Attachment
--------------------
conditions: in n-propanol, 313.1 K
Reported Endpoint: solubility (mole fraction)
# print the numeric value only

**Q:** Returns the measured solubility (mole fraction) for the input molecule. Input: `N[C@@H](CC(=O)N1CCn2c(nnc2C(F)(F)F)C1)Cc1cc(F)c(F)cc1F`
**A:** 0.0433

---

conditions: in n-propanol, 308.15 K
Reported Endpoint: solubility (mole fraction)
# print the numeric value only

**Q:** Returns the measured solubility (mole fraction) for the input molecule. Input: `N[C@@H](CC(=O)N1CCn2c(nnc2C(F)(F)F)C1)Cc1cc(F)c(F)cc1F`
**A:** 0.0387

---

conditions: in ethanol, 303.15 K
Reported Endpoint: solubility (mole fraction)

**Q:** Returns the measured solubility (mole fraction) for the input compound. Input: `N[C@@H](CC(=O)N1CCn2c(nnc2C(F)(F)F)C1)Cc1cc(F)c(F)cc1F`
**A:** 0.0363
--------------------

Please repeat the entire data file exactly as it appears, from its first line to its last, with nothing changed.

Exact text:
conditions: in n-propanol, 313.1 K
Reported Endpoint: solubility (mole fraction)
# print the numeric value only

**Q:** Returns the measured solubility (mole fraction) for the input molecule. Input: `N[C@@H](CC(=O)N1CCn2c(nnc2C(F)(F)F)C1)Cc1cc(F)c(F)cc1F`
**A:** 0.0433

---

conditions: in n-propanol, 308.15 K
Reported Endpoint: solubility (mole fraction)
# print the numeric value only

**Q:** Returns the measured solubility (mole fraction) for the input molecule. Input: `N[C@@H](CC(=O)N1CCn2c(nnc2C(F)(F)F)C1)Cc1cc(F)c(F)cc1F`
**A:** 0.0387

---

conditions: in ethanol, 303.15 K
Reported Endpoint: solubility (mole fraction)

**Q:** Returns the measured solubility (mole fraction) for the input compound. Input: `N[C@@H](CC(=O)N1CCn2c(nnc2C(F)(F)F)C1)Cc1cc(F)c(F)cc1F`
**A:** 0.0363